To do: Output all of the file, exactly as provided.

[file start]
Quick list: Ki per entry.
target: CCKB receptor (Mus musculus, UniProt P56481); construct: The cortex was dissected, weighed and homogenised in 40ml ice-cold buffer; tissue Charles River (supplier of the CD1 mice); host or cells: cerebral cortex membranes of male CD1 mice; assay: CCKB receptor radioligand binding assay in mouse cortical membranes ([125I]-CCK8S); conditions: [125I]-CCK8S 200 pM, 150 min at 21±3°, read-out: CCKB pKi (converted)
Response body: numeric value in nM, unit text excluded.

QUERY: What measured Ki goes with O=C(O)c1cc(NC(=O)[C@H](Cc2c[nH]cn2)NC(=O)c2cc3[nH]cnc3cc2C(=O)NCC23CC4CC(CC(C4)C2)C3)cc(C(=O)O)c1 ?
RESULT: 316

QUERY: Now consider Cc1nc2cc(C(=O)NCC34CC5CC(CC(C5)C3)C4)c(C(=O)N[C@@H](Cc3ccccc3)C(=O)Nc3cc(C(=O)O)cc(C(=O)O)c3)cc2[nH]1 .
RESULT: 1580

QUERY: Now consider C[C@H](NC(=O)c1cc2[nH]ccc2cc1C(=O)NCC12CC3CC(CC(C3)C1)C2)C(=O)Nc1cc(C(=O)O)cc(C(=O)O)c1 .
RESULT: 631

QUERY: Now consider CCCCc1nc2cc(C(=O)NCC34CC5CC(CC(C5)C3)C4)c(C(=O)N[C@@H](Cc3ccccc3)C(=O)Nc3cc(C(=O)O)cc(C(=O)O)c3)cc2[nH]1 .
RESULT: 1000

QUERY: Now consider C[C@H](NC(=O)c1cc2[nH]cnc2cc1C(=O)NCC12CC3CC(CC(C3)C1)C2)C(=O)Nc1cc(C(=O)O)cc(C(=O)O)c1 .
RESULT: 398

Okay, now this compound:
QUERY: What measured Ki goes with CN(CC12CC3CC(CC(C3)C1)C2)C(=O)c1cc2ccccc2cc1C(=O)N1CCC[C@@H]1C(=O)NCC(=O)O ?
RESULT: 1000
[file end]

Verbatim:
Quick list: Ki per entry.
target: CCKB receptor (Mus musculus, UniProt P56481); construct: The cortex was dissected, weighed and homogenised in 40ml ice-cold buffer; tissue Charles River (supplier of the CD1 mice); host or cells: cerebral cortex membranes of male CD1 mice; assay: CCKB receptor radioligand binding assay in mouse cortical membranes ([125I]-CCK8S); conditions: [125I]-CCK8S 200 pM, 150 min at 21±3°, read-out: CCKB pKi (converted)
Response body: numeric value in nM, unit text excluded.

QUERY: What measured Ki goes with O=C(O)c1cc(NC(=O)[C@H](Cc2c[nH]cn2)NC(=O)c2cc3[nH]cnc3cc2C(=O)NCC23CC4CC(CC(C4)C2)C3)cc(C(=O)O)c1 ?
RESULT: 316

QUERY: Now consider Cc1nc2cc(C(=O)NCC34CC5CC(CC(C5)C3)C4)c(C(=O)N[C@@H](Cc3ccccc3)C(=O)Nc3cc(C(=O)O)cc(C(=O)O)c3)cc2[nH]1 .
RESULT: 1580

QUERY: Now consider C[C@H](NC(=O)c1cc2[nH]ccc2cc1C(=O)NCC12CC3CC(CC(C3)C1)C2)C(=O)Nc1cc(C(=O)O)cc(C(=O)O)c1 .
RESULT: 631

QUERY: Now consider CCCCc1nc2cc(C(=O)NCC34CC5CC(CC(C5)C3)C4)c(C(=O)N[C@@H](Cc3ccccc3)C(=O)Nc3cc(C(=O)O)cc(C(=O)O)c3)cc2[nH]1 .
RESULT: 1000

QUERY: Now consider C[C@H](NC(=O)c1cc2[nH]cnc2cc1C(=O)NCC12CC3CC(CC(C3)C1)C2)C(=O)Nc1cc(C(=O)O)cc(C(=O)O)c1 .
RESULT: 398

Okay, now this compound:
QUERY: What measured Ki goes with CN(CC12CC3CC(CC(C3)C1)C2)C(=O)c1cc2ccccc2cc1C(=O)N1CCC[C@@H]1C(=O)NCC(=O)O ?
RESULT: 1000